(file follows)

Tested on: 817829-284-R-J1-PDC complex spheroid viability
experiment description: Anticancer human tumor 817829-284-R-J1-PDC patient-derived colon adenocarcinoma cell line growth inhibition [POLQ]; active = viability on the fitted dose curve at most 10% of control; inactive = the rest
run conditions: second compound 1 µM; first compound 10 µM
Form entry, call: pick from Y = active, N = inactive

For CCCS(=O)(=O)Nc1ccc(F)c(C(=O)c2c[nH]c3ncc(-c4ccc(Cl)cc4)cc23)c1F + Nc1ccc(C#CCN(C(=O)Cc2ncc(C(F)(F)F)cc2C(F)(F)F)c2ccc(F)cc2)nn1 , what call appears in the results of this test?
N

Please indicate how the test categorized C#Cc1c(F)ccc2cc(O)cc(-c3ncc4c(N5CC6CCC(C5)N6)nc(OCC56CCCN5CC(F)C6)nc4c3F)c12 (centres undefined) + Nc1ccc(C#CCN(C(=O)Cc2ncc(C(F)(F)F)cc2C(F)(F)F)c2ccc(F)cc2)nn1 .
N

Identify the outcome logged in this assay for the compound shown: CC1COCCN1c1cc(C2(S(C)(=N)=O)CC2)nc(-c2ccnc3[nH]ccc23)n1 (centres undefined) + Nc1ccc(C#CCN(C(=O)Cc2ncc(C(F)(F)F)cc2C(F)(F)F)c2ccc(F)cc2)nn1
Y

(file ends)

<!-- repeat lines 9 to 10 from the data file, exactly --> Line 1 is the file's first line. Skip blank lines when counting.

Identify the outcome logged in this assay for the compound shown: CC1COCCN1c1cc(C2(S(C)(=N)=O)CC2)nc(-c2ccnc3[nH]ccc23)n1 (centres undefined) + Nc1ccc(C#CCN(C(=O)Cc2ncc(C(F)(F)F)cc2C(F)(F)F)c2ccc(F)cc2)nn1
Y